The X-men face another catastrophe from the future. Building more layers onto an already complex time travel story, however, creates confusion. All New X-men #28 offers:
- Artwork filled with detail
- Time Travel exploration
- Exploration of Psychic powers and their effects
- Collected into a graphic novel, All New X-men would tell a sweeping time travel story
Capturing fine details, the comic sets effective scenes, and employs good character body language. Both quiet scenes and loud scenes have a sense of silence and volume respectively. Colour choices are strong here.
In the distant future, Dr. Hank McCoy ruffles his blue fur. He hangs from the ceiling of his quiet laboratory, scrawling chalk notes across a blackboard. The attention to detail here is strong. Easter eggs from X-men history are dotted within the complex notes.
The artwork establishes McCoy’s impossible puzzle. He brought young X-men from the past into the present day. Now, in an alternate future he created after those events, he cannot solve the problem. The young X-men were not returned to the moment in time they left, and reality broke as a result.
In a powerful flash forward to the future, The X-men and the brotherhood featured in Battle of the Atom clash. In two pages, a large scale artwork depicts older, wiser X-men facing off against an upstart brotherhood. Pale blue and purple energies glow, while swords shine through the air.
Dialogue centres around two brothers: Xavier junior, and Raze. Xavier’s struggle to make the X-men understand how badly his father, Charles Xavier, was treated forms the key conflict of the comic book.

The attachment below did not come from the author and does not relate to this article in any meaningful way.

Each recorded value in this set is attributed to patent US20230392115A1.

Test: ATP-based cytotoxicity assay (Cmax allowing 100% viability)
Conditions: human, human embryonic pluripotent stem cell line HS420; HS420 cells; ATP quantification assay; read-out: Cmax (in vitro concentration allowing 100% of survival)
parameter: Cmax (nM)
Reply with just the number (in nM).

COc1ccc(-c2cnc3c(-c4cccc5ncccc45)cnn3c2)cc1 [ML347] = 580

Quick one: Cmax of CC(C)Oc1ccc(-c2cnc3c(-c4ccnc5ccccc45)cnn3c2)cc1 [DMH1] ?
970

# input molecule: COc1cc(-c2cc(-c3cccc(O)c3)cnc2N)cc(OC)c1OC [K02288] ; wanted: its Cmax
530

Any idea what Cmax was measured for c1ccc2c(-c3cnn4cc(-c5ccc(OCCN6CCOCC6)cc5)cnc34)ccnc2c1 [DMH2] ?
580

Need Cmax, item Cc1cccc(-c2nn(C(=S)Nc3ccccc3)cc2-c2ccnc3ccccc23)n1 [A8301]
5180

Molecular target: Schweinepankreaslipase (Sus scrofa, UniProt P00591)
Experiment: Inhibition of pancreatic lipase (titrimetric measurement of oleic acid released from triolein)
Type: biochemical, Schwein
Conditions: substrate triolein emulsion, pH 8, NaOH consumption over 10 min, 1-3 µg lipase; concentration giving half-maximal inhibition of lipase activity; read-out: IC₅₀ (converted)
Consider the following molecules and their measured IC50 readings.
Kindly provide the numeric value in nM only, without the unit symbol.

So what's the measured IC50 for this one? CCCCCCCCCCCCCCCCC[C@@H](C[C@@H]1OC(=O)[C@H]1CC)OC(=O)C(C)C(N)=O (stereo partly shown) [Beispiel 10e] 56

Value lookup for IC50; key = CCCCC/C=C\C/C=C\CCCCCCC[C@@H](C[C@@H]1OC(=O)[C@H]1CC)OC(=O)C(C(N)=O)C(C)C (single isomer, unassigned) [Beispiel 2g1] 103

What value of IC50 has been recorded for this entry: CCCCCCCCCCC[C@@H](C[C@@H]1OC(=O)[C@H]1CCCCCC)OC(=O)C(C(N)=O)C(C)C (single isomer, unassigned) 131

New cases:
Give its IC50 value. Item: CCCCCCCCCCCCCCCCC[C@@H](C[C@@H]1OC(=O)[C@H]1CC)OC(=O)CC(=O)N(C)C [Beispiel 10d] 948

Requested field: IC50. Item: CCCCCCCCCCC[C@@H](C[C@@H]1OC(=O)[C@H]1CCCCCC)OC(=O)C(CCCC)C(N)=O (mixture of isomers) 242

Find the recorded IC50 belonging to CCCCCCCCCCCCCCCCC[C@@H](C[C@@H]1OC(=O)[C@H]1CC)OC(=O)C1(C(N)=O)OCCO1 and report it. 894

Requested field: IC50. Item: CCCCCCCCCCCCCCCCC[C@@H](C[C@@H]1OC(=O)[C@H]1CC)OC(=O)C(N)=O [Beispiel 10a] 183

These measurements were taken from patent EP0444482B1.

There are some hilarious comments in the dialogue featured across the opening scenes. Old Beast, in the far future, meets young Xavier Junior and Raze – founders of the new, upstart brotherhood. These young men are in fact brothers. Their mother is the blue, shape-shifting Mystique. Their fathers are Charles Xavier and Wolverine respectively.
Xavier meeting with young Jean Grey presents a chance to bring out his backstory. It’s a major point of conflict. His father died fostering the X-men despite all the efforts Charles Xavier delivered in growing, expanding, and safeguarding the X-men. He references the events of Avengers Vs. X-men. His rage grows when he outlines to Jean exactly how frustrated he is that his father’s legacy, house, and fortune where not retained or cared for by the X-men.
His Brother Raze is plainly a terrible person. It comes across in the artworks depiction of his body language, and the word choice that creates his character voice.
Exploring layers upon layers of time travel, the question this raises is how far can space, time, and the history of the Marvel Universe be pushed?
The comic overflows with time travel mechanics. And layering more time travel atop the already teetering stack of time travel events in All New X-men creates confusion. There are not many deep themes here. Moreover, the comic explores the effects of psychic powers, and time travel.
The artwork is rich in colour and detail. Character’s speak in their own unique voices. Threats from an alternate future are interesting. The time travel mechanics however, are confusing.
Xavier Junior and Raze decide to travel back in time to initially confront the X-men: if they fail to reach their goal, they will send a message to themselves moments before they left, which allows them to build a new plan, and try again.
This causes a paradox: how can they travel back and try a different approach if they now no longer went into the past initially, failed to reach their goal, and sent a message to their future selves?
The paradox that emerges pushes an already strained timeline. Is this pushing too hard on space and time in the Marvel Universe?
Two popular culture references appear. When asked who his father is, Raze states it is “Batman”. When examining his timeline for gaps, Dr.McCoy mentions the Age of Apocalypse, and the Age of Ultron in.
All New X-men #21 is published by Marvel Comics. ($3.99 USD). Brian Michael Bendis (W.) Stuart Immonen (A.) Wade Von Grawbadger (I.) Marte Gracia (C.) VC’s Cory Petit (L.) Cover Artwork by Immonen, Grawbadger, and Gracia.